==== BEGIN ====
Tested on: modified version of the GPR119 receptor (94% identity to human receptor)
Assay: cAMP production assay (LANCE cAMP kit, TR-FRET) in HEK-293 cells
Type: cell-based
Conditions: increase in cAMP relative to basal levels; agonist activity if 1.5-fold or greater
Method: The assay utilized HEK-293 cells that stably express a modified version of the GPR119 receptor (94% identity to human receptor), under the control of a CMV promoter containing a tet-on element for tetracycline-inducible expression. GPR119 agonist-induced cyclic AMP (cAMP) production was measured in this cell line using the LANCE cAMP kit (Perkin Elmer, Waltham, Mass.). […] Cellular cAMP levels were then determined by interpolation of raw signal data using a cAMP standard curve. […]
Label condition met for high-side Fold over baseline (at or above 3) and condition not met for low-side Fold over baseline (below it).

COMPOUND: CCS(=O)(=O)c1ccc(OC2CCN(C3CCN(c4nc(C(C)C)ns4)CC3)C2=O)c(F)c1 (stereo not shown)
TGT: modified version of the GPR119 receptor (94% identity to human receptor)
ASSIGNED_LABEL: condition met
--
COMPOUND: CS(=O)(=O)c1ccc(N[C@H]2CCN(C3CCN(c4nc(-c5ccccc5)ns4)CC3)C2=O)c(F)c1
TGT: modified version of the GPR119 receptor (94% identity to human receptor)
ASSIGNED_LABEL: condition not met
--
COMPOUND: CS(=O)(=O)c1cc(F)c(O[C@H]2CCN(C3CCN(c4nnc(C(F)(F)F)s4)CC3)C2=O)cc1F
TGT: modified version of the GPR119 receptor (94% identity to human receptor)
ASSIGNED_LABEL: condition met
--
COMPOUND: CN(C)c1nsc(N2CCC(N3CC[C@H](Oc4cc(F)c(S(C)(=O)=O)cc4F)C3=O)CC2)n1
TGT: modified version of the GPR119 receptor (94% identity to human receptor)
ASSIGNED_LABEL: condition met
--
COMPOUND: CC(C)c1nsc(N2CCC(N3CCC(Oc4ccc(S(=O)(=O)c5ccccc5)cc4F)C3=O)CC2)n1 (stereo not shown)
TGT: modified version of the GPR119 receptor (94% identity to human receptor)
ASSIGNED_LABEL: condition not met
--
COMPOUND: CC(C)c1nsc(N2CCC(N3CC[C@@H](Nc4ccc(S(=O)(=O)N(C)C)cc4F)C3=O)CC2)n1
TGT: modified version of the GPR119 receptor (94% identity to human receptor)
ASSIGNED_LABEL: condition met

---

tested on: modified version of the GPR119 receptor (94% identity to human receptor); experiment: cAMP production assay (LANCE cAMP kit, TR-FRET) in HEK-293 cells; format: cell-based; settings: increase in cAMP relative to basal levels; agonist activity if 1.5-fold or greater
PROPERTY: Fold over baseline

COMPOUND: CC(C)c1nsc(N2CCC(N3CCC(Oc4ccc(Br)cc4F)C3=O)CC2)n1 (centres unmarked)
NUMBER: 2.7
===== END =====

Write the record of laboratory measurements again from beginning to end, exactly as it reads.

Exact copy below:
Tested on: modified version of the GPR119 receptor (94% identity to human receptor)
Assay: cAMP production assay (LANCE cAMP kit, TR-FRET) in HEK-293 cells
Type: cell-based
Conditions: increase in cAMP relative to basal levels; agonist activity if 1.5-fold or greater
Method: The assay utilized HEK-293 cells that stably express a modified version of the GPR119 receptor (94% identity to human receptor), under the control of a CMV promoter containing a tet-on element for tetracycline-inducible expression. GPR119 agonist-induced cyclic AMP (cAMP) production was measured in this cell line using the LANCE cAMP kit (Perkin Elmer, Waltham, Mass.). […] Cellular cAMP levels were then determined by interpolation of raw signal data using a cAMP standard curve. […]
Label condition met for high-side Fold over baseline (at or above 3) and condition not met for low-side Fold over baseline (below it).

COMPOUND: CCS(=O)(=O)c1ccc(OC2CCN(C3CCN(c4nc(C(C)C)ns4)CC3)C2=O)c(F)c1 (stereo not shown)
TGT: modified version of the GPR119 receptor (94% identity to human receptor)
ASSIGNED_LABEL: condition met
--
COMPOUND: CS(=O)(=O)c1ccc(N[C@H]2CCN(C3CCN(c4nc(-c5ccccc5)ns4)CC3)C2=O)c(F)c1
TGT: modified version of the GPR119 receptor (94% identity to human receptor)
ASSIGNED_LABEL: condition not met
--
COMPOUND: CS(=O)(=O)c1cc(F)c(O[C@H]2CCN(C3CCN(c4nnc(C(F)(F)F)s4)CC3)C2=O)cc1F
TGT: modified version of the GPR119 receptor (94% identity to human receptor)
ASSIGNED_LABEL: condition met
--
COMPOUND: CN(C)c1nsc(N2CCC(N3CC[C@H](Oc4cc(F)c(S(C)(=O)=O)cc4F)C3=O)CC2)n1
TGT: modified version of the GPR119 receptor (94% identity to human receptor)
ASSIGNED_LABEL: condition met
--
COMPOUND: CC(C)c1nsc(N2CCC(N3CCC(Oc4ccc(S(=O)(=O)c5ccccc5)cc4F)C3=O)CC2)n1 (stereo not shown)
TGT: modified version of the GPR119 receptor (94% identity to human receptor)
ASSIGNED_LABEL: condition not met
--
COMPOUND: CC(C)c1nsc(N2CCC(N3CC[C@@H](Nc4ccc(S(=O)(=O)N(C)C)cc4F)C3=O)CC2)n1
TGT: modified version of the GPR119 receptor (94% identity to human receptor)
ASSIGNED_LABEL: condition met

---

tested on: modified version of the GPR119 receptor (94% identity to human receptor); experiment: cAMP production assay (LANCE cAMP kit, TR-FRET) in HEK-293 cells; format: cell-based; settings: increase in cAMP relative to basal levels; agonist activity if 1.5-fold or greater
PROPERTY: Fold over baseline

COMPOUND: CC(C)c1nsc(N2CCC(N3CCC(Oc4ccc(Br)cc4F)C3=O)CC2)n1 (centres unmarked)
NUMBER: 2.7